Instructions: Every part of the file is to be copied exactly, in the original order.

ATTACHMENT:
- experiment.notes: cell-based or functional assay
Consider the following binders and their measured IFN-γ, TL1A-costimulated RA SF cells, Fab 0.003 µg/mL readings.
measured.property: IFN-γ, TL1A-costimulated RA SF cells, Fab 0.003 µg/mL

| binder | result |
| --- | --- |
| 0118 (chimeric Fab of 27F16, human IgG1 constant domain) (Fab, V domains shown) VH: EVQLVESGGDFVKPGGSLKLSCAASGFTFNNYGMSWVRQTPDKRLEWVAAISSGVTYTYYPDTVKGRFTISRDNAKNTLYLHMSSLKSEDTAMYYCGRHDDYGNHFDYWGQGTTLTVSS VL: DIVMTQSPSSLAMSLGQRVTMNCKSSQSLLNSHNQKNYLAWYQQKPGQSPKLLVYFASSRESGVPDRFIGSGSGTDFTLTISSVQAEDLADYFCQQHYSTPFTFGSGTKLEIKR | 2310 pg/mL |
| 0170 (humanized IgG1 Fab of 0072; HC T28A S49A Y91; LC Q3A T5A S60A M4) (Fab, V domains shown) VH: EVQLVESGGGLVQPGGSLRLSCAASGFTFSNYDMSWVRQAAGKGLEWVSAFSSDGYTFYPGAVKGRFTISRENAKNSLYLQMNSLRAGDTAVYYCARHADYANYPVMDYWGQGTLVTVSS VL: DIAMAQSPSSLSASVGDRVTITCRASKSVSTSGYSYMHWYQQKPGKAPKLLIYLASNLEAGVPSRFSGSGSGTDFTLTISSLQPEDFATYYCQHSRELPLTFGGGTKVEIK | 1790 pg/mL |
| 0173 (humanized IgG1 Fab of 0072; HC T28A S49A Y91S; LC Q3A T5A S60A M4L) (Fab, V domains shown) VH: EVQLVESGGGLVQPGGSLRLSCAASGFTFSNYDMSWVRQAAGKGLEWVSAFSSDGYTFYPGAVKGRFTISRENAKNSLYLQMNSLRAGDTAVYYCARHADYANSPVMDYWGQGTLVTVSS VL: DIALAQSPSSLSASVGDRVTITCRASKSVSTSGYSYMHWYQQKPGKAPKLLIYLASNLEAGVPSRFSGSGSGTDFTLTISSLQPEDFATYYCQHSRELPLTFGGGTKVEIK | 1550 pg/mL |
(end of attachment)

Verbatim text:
- experiment.notes: cell-based or functional assay
Consider the following binders and their measured IFN-γ, TL1A-costimulated RA SF cells, Fab 0.003 µg/mL readings.
measured.property: IFN-γ, TL1A-costimulated RA SF cells, Fab 0.003 µg/mL

| binder | result |
| --- | --- |
| 0118 (chimeric Fab of 27F16, human IgG1 constant domain) (Fab, V domains shown) VH: EVQLVESGGDFVKPGGSLKLSCAASGFTFNNYGMSWVRQTPDKRLEWVAAISSGVTYTYYPDTVKGRFTISRDNAKNTLYLHMSSLKSEDTAMYYCGRHDDYGNHFDYWGQGTTLTVSS VL: DIVMTQSPSSLAMSLGQRVTMNCKSSQSLLNSHNQKNYLAWYQQKPGQSPKLLVYFASSRESGVPDRFIGSGSGTDFTLTISSVQAEDLADYFCQQHYSTPFTFGSGTKLEIKR | 2310 pg/mL |
| 0170 (humanized IgG1 Fab of 0072; HC T28A S49A Y91; LC Q3A T5A S60A M4) (Fab, V domains shown) VH: EVQLVESGGGLVQPGGSLRLSCAASGFTFSNYDMSWVRQAAGKGLEWVSAFSSDGYTFYPGAVKGRFTISRENAKNSLYLQMNSLRAGDTAVYYCARHADYANYPVMDYWGQGTLVTVSS VL: DIAMAQSPSSLSASVGDRVTITCRASKSVSTSGYSYMHWYQQKPGKAPKLLIYLASNLEAGVPSRFSGSGSGTDFTLTISSLQPEDFATYYCQHSRELPLTFGGGTKVEIK | 1790 pg/mL |
| 0173 (humanized IgG1 Fab of 0072; HC T28A S49A Y91S; LC Q3A T5A S60A M4L) (Fab, V domains shown) VH: EVQLVESGGGLVQPGGSLRLSCAASGFTFSNYDMSWVRQAAGKGLEWVSAFSSDGYTFYPGAVKGRFTISRENAKNSLYLQMNSLRAGDTAVYYCARHADYANSPVMDYWGQGTLVTVSS VL: DIALAQSPSSLSASVGDRVTITCRASKSVSTSGYSYMHWYQQKPGKAPKLLIYLASNLEAGVPSRFSGSGSGTDFTLTISSLQPEDFATYYCQHSRELPLTFGGGTKVEIK | 1550 pg/mL |